Captain Philip Heath’s memoir is a vivid and compelling insight to the First World War experiences of a front-line officer. It is by turns harrowing and honest, and also occasionally humorous. Heath survived the Somme, Passchendaele and finally the advance to victory in 1918. He was twice decorated for bravery. Within the pages are numerous unguarded insights into his thinking, emotions and personality, along with descriptive first-hand accounts of battle. First in the 8th East Surreys and then in 55th Trench Mortar Battery, Heath’s words chart the conversion of an optimistic teenage recruit into a war-weary veteran. One senses that he found the process of writing his memoir to be cathartic, allowing him to at least partially vanquish the ghosts and shadows from his time in the trenches. We Were a Band of Brothers is the story of one man’s war, but it could also be any man’s and for that reason it is essential reading.
“I had the feeling, which I believe was shared by the others, that we were a band of brothers so that every death in action of a man became a personal loss to us all.”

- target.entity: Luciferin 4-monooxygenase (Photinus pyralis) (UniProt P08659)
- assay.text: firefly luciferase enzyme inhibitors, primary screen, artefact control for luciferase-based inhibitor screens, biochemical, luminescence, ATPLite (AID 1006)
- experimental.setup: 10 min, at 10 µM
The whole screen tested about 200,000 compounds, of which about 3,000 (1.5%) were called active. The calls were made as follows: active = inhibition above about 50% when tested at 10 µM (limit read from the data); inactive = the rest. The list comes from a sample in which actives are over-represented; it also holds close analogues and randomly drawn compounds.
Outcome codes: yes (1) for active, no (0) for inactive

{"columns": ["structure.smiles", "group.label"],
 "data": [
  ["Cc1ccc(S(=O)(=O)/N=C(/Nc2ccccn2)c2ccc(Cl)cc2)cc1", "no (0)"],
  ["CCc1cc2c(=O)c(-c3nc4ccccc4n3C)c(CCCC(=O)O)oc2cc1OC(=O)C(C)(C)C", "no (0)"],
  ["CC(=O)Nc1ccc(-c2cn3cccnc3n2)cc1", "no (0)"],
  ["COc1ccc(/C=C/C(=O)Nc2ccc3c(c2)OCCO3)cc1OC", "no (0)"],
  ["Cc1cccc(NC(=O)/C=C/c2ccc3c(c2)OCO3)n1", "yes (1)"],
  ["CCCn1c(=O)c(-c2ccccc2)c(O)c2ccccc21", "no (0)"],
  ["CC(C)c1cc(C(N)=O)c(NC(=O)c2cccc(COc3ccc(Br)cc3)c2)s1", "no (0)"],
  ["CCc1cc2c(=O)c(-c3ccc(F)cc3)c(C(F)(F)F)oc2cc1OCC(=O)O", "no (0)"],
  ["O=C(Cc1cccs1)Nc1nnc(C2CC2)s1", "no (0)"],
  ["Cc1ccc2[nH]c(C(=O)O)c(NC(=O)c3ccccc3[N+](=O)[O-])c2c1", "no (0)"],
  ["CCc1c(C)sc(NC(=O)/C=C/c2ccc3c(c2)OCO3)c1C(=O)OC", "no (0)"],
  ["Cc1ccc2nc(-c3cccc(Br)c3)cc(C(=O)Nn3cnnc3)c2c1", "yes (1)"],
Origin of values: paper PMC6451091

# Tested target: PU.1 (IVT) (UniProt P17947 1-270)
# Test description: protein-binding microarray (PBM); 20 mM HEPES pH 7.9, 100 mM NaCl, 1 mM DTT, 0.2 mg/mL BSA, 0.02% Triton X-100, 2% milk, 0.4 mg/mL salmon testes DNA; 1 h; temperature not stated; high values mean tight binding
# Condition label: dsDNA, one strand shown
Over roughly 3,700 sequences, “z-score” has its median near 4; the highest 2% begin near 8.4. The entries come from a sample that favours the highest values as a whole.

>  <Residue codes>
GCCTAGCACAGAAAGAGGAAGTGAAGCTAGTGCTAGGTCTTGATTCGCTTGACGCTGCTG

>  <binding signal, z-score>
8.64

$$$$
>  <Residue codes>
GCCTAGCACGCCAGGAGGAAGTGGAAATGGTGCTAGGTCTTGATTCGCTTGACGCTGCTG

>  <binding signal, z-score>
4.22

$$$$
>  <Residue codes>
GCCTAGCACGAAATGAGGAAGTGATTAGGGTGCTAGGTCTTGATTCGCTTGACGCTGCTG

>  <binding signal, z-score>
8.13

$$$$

“I have never seen such a dreadful sight as that trench, which was about 100 yards long. It was crammed with corpses and bits of corpses scattered all over the place.”
“My deepest private fear was that I might unexpectedly disgrace myself, and endanger the men I commanded, by breaking down or losing my head.”
“He turned his head towards me and said very quietly: ‘Ich bin blind, ich kann nicht sehen’ (I am blind, I can’t see). He leaned over towards me, and died in my arms.”
Size: height 203 mm x width 127 mm. 190 pages
Classifications: BTM (True war and combat stories), BM (Memoirs), DN (Prose: non-fiction), HBW (Military history).
Distributor: Marston Book Services Ltd, 160 Eastern Avenue, Milton Park, Abingdon, OXON, OX14 4SB. Tel: 01235 465500 www.marston.co.uk